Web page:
The valve body also houses two pressure sensors (sensor 1 B12BA and sensor 2 B12BB) mounted to the top of the body. The pressure sensors are inputs to the TCM to provide drive and driven variator pressures. Fluid pressure sensor 1 monitors the drive pulley pressure while pressure sensor 2 monitors the driven pulley pressure. Figure 6 shows the normal pressure ranges they operate at. The sensors are 5-volt, 3-wire design.

The valve body houses 10 valves:

  • Manual Valve
  • Clutch Regulator
  • Default Override
  • TCC Control
  • TCC
  • Pressure Regulator and Shuttle Valves
  • Variable Driven Pulley Regulator
  • Variable Drive Pulley Regulator
  • TCC Regulator
  • Feed Limit


Speed Sensors (B14A, B14C, B14D) — Three speed sensors are used: input, intermediate, and output. All of the sensors are 2-wire, Hall Effect design. All of the sensors receive 9V from the TCM and develop a square wave output of about 1.5 volts.

Input (B14C) — Mounted under the valve body. The signal is developed from 60 slots in the forward clutch drum reluctor.

Intermediate (B14D) — Mounted externally on the back of the case. The signal is developed from the 45 teeth on the primary pulley reluctor.

Output (B14A) — Mounted internally in the final drive area. The signal is developed from the 53 teeth on the transfer gear.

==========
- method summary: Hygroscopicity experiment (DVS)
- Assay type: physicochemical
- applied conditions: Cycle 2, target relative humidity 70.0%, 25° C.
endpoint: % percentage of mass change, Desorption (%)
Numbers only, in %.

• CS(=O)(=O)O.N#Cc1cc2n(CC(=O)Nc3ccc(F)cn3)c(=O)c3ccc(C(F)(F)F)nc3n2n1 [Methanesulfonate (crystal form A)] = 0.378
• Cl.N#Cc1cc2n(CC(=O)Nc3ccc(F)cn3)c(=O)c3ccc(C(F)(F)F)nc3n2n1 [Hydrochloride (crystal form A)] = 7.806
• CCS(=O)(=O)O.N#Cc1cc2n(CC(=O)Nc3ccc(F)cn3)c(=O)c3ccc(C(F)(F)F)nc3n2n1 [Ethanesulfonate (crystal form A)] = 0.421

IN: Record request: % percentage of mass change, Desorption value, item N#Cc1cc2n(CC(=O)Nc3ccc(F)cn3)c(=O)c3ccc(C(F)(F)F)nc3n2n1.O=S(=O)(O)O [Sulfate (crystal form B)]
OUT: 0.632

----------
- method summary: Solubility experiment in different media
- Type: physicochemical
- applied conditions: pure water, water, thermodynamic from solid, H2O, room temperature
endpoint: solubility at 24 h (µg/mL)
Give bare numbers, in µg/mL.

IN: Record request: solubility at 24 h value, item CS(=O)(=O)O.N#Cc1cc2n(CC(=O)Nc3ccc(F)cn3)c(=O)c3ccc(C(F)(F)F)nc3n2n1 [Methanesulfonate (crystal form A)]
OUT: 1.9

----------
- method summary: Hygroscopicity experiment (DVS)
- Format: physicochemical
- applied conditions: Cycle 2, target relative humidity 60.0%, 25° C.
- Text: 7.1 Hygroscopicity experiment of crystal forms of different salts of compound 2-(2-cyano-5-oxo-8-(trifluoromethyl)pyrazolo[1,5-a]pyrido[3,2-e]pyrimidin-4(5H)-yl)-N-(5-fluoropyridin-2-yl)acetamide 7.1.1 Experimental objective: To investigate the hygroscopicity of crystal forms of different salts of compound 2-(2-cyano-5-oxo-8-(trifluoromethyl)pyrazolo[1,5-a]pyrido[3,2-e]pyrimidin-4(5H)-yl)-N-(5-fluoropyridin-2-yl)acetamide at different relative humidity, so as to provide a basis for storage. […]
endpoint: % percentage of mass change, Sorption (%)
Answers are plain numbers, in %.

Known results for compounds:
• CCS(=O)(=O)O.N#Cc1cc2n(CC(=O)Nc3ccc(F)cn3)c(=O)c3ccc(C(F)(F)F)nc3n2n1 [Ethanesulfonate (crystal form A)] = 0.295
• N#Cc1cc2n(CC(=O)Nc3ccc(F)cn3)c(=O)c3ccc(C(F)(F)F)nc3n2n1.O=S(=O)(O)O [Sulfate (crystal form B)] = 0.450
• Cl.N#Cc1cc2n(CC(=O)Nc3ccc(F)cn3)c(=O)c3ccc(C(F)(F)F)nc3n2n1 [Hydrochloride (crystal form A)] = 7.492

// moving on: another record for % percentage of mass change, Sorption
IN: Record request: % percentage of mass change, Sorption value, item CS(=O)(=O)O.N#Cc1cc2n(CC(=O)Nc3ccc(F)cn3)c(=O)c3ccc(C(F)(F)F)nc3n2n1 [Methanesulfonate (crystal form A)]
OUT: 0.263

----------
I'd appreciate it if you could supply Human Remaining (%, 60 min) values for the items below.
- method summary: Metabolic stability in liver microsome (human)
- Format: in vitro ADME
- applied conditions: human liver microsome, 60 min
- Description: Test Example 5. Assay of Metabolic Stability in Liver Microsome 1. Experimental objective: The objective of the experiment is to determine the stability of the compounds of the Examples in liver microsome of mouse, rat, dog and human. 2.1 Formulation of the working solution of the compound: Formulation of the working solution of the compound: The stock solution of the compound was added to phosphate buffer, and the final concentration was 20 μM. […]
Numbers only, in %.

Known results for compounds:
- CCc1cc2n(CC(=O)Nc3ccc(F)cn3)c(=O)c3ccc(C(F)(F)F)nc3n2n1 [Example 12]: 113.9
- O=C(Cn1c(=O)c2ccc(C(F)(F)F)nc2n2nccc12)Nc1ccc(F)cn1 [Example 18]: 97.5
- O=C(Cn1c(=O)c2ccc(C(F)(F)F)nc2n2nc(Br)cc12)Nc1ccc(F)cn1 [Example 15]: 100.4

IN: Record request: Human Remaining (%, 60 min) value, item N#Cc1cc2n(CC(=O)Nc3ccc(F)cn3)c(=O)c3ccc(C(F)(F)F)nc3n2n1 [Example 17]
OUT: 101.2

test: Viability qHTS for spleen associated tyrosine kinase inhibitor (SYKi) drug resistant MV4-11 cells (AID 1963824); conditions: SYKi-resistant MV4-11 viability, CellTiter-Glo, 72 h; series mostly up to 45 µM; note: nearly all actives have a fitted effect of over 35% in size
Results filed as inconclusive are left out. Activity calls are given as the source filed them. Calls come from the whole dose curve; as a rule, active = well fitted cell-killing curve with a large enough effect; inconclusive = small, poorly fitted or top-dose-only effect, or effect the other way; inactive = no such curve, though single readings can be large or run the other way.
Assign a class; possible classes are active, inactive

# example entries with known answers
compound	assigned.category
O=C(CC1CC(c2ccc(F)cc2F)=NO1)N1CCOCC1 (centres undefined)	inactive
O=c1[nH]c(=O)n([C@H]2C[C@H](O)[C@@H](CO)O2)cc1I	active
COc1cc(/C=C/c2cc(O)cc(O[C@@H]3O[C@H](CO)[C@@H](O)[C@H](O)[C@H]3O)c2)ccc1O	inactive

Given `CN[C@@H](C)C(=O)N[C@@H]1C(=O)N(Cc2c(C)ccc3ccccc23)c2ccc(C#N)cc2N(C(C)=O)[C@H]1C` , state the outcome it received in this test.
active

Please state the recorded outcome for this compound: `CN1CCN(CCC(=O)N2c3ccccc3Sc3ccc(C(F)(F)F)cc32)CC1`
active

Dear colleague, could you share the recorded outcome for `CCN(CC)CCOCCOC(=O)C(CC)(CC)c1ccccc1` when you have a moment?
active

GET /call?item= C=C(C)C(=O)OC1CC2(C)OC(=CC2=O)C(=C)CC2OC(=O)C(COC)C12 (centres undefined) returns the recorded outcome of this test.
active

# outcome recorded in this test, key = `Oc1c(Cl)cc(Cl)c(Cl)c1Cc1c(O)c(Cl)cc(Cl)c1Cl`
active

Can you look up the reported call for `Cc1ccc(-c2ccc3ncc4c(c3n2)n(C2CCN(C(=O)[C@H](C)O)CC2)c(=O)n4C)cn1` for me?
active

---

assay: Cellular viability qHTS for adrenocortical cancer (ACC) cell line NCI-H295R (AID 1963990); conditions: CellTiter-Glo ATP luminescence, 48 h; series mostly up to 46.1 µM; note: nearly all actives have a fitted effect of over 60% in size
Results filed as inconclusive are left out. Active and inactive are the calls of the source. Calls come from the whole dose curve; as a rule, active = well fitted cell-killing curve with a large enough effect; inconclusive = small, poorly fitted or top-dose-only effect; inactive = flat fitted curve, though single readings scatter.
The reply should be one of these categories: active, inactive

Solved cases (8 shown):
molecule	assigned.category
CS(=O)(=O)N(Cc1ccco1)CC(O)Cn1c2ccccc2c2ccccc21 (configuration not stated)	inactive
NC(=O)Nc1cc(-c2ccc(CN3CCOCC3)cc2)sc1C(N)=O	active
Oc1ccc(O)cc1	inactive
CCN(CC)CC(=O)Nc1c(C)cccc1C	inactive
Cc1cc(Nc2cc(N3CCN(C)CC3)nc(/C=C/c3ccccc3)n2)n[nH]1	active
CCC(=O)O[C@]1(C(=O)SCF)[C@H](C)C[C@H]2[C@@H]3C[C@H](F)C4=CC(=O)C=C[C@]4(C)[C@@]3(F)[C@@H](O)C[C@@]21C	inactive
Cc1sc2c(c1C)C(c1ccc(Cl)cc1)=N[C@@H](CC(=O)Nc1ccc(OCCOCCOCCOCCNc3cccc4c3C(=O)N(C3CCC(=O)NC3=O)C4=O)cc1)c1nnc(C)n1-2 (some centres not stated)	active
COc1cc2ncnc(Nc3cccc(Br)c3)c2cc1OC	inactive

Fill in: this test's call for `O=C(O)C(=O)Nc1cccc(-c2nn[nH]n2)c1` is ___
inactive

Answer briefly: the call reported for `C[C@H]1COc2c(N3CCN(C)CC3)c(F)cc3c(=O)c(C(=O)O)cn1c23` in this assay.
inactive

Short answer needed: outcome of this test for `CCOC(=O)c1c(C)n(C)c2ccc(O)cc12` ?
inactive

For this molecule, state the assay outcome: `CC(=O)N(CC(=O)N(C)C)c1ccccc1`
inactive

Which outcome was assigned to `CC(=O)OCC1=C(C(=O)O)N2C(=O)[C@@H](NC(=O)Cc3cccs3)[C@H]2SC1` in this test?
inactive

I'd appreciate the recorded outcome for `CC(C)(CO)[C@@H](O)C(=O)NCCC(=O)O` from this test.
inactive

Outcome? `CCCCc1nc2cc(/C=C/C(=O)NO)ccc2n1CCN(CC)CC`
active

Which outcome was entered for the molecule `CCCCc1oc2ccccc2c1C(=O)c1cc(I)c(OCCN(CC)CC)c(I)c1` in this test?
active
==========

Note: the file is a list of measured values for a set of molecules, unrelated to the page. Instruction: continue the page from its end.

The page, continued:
Range Sensor (IMS) (B303) — The range sensor (IMS) is mounted inside the unit. It provides a duty cycle output based on the range selected. You can read this value with your scan tool.

Temperature Sensor (B13) — Like other transmissions, this is an NTC thermistor. The sensor is part of the transmission wiring harness.


A lot of scan information is available for this unit. While using the GM GDS2, you can monitor 52 separate parameters. Like other applications, output override controls are also available. ‘Service on this unit is still an unknown as it is currently serviced only by exchange. As many of you are discovering, a CVT is a very simple unit to work on. This unit also appears that it’ll be repair friendly.

Until next time, remember: “Good, Better, Best. Never let it rest until your good is better and your better is best.”